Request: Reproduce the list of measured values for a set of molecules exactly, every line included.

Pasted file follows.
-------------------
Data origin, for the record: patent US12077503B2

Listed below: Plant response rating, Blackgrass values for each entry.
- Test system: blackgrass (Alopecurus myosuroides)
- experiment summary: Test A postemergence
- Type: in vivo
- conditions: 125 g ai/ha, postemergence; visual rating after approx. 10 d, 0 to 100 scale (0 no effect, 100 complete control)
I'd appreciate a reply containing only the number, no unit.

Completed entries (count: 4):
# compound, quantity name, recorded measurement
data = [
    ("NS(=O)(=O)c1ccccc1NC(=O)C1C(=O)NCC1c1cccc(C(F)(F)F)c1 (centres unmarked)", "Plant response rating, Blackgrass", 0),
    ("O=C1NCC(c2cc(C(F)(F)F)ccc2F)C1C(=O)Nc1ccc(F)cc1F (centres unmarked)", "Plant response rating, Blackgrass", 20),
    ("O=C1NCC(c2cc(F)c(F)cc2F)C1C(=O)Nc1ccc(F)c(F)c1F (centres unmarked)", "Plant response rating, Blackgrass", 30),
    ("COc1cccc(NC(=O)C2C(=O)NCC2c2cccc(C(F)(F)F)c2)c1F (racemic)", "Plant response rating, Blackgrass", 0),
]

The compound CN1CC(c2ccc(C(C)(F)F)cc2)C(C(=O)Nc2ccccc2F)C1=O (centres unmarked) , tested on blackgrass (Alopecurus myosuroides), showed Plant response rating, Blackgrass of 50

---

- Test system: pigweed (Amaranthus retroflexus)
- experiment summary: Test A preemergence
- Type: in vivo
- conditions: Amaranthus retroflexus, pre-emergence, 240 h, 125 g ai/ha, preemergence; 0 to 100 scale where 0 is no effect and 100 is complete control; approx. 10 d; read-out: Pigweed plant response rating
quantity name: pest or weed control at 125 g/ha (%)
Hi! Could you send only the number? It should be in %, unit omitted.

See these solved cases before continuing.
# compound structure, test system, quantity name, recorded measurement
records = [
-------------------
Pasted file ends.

Data origin, for the record: patent US12077503B2

Listed below: Plant response rating, Blackgrass values for each entry.
- Test system: blackgrass (Alopecurus myosuroides)
- experiment summary: Test A postemergence
- Type: in vivo
- conditions: 125 g ai/ha, postemergence; visual rating after approx. 10 d, 0 to 100 scale (0 no effect, 100 complete control)
I'd appreciate a reply containing only the number, no unit.

Completed entries (count: 4):
# compound, quantity name, recorded measurement
data = [
    ("NS(=O)(=O)c1ccccc1NC(=O)C1C(=O)NCC1c1cccc(C(F)(F)F)c1 (centres unmarked)", "Plant response rating, Blackgrass", 0),
    ("O=C1NCC(c2cc(C(F)(F)F)ccc2F)C1C(=O)Nc1ccc(F)cc1F (centres unmarked)", "Plant response rating, Blackgrass", 20),
    ("O=C1NCC(c2cc(F)c(F)cc2F)C1C(=O)Nc1ccc(F)c(F)c1F (centres unmarked)", "Plant response rating, Blackgrass", 30),
    ("COc1cccc(NC(=O)C2C(=O)NCC2c2cccc(C(F)(F)F)c2)c1F (racemic)", "Plant response rating, Blackgrass", 0),
]

The compound CN1CC(c2ccc(C(C)(F)F)cc2)C(C(=O)Nc2ccccc2F)C1=O (centres unmarked) , tested on blackgrass (Alopecurus myosuroides), showed Plant response rating, Blackgrass of 50

---

- Test system: pigweed (Amaranthus retroflexus)
- experiment summary: Test A preemergence
- Type: in vivo
- conditions: Amaranthus retroflexus, pre-emergence, 240 h, 125 g ai/ha, preemergence; 0 to 100 scale where 0 is no effect and 100 is complete control; approx. 10 d; read-out: Pigweed plant response rating
quantity name: pest or weed control at 125 g/ha (%)
Hi! Could you send only the number? It should be in %, unit omitted.

See these solved cases before continuing.
# compound structure, test system, quantity name, recorded measurement
records = [